A 28-year-old CEO Named to Forbes 30 Under 30 Shares his Favorite Question to Ask in a Job Interview
The Green Apple Podcast does weekly “Green Apple Slices”, where John Garrett and Rachel Fisch discuss a recent business article related to the Green Apple Message. These shorter segments are released each Monday, so don’t miss an episode by subscribing on iTunes or an Android app.
This week, John and Rachel discuss a Business Insider UK article, “A 28-year-old CEO Named to Forbes 30 Under 30 Shares his Favorite Question to Ask in a Job Interview” by Catherine Rice.
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John: Good morning and welcome to another episode of Green Apple Slices. This is John Garrett coming to you. I’m so excited. It’s Thanksgiving in the U.S. week, so I might just eat turkey every day. I don’t even know if you can do that, but I’m here with Rachel Fisch. There’s the laughter.
Rachel, the Accountants Group Leader for Canada in Sage — blabbity blah blah, I said it all wrong again but whatever.
Rachel: I don’t that’s a new thing. I think it’s fine.
John: I’ve got Canada in there. That’s all that matters.
Rachel: Happy Thanksgiving, everybody.
Rachel: We had our Thanksgiving like a month ago. We’re good. We’ve eaten lots of turkey.
John: I know. You’re from the future. You guys are like way ahead of everything. Every Monday we always get together and talk about an article that we found. I saw one on Business Insider, an article written by Catherine Rice. The line is “A 28-year-old CEO named to Forbes 30 Under 30 shares his favorite question to ask in a job interview.”
John: Right. And I was like, wow, a 28-year-old CEO. I am a slacker.
Rachel: Well, no, as I read this and I go, I am so not a millennial.
John: Right. Right.
Rachel: I was reading this and I think that he likes to ask prospective employees an unusual question which is “Tell me about your soul,” and I don’t know what I would do. There are two kinds of people — people who are taken off guard by that and those people who have done soul searching and who know what he’s talking about and can kind of speak to that. I’m trying really not be cheeky here because we do have millennial CEOs. We need to work with people who are much younger and who have been maybe raised a little differently or whatever. I just think that there is value in having different types of people within an organization.
Rachel: So when he’s talking about the people who kind of get what he’s getting at and can answer and the people who don’t, I actually think that it would be good for him to hire a few of the people who don’t get what he’s talking about because maybe they can bring to the organization a different perspective. Like when you think about driving a car, for example, you have drivers and you have navigators. You can’t fill a company with navigators, but you also can’t fill a company with people who want to drive.
Rachel: It does need to be a combination of both to really do the strategic planning and what is it that we need to be accomplishing as an organization, and then those who are really going to take it out into the market and deliver and sell and those wonderful things. So I think that it really takes a blend of these really unique characteristics and these people who have very different skills and very different psychographics almost than it does to kind of fill your whole organization with a similar person especially like somebody like you because that’s what kind of what ended up being the downfall of Uber, right?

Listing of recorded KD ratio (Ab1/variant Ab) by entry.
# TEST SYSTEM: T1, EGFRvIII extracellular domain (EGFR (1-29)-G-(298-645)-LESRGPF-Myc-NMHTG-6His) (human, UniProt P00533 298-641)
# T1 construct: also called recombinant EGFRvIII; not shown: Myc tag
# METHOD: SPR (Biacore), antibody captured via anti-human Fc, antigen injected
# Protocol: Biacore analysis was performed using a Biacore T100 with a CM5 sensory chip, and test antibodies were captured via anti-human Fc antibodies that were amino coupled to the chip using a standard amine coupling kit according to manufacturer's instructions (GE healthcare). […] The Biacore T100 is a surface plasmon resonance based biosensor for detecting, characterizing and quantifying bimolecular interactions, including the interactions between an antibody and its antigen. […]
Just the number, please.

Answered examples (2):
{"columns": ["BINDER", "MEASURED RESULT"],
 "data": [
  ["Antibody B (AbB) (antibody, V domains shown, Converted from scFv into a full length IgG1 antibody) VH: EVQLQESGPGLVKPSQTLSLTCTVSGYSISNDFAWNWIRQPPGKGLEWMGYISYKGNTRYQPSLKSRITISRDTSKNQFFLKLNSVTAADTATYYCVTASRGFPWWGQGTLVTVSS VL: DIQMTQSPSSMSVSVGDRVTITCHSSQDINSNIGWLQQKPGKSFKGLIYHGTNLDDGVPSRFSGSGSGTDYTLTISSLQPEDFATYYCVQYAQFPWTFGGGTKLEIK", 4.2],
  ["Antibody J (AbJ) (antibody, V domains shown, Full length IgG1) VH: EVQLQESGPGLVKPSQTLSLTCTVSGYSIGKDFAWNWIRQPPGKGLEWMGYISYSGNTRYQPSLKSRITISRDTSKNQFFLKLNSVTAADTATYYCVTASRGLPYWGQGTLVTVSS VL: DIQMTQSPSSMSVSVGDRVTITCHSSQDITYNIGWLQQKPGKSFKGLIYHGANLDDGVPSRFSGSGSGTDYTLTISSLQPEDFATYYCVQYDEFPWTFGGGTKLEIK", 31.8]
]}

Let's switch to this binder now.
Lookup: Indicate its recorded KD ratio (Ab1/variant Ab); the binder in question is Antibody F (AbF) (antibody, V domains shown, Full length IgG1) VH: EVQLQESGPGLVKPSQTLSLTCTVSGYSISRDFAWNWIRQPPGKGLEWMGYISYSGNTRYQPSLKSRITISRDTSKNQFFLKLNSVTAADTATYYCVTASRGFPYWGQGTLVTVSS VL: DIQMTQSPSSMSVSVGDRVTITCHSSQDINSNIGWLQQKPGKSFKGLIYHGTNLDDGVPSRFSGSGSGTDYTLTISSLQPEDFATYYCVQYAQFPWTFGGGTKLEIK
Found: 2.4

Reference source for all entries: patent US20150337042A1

John: Right, yeah, which we talked about a couple of weeks ago. Yeah, absolutely.
Rachel: They were talking about how the CEO just continued to hire people very much like himself which ended up creating this huge monster of a toxic place to work for everybody else involved.
John: Right, right.
Rachel: Yeah. What do you think about it?
John: I do like the idea that it is a nonstandard question, and it’s a question that is not surface level. I do appreciate that because it’s not the standard what are your strengths? What are your weaknesses? Blabbity blah, whatever. It is kind of a curveball question, and it does kind of let you know will this person be able to handle adversity that comes at them because, yeah, I wasn’t ready for that question. Wow, okay. It also lets you know is this person somebody that is in tune with how their piece fits in to the universe as a whole, if you will, or into the company as a whole rather than doing just your task. It’s, hey, understand that I’ve got a bigger purpose here and what is that?
So I do kind of like it that way. But, certainly, you don’t want to hire all the people that give you just the exact right answers that are the same as yours.
Rachel: For sure.
John: But I do think that is a good question to ask or something along those lines because that one question alone would be the whole interview time. I mean it should lead to a full discussion type of a thing.
John: So that being said, I thought that it was okay. It’s just be wary of the answers that you get and the people that you hire that are all the same like what you said. So absolutely. That only leads us to wrap it up with, Rachel, tell me about your soul. Just kidding, everybody. We’re out of time.
Rachel: This podcast is not long enough.
John: Right, right. That would be every episode from now until the end of the year, everybody. We’re going to talk about Rachel’s soul. So there we go. I don’t have one, so we can’t talk about mine. So it’s all good.
Rachel: Nice way to get out of that one.
John: Yeah. So there we go, everybody. Have a good rest of the week. Check us out at greenapplepodcast.com. If you would like to read the article, there’s a link there or on Twitter @GreenApplePod or Rachel’s @FischBooks or I’m @RecoveringCPA. Yeah, have a great rest of the week, Rachel.
Rachel: Also, you too. Happy Thanksgiving.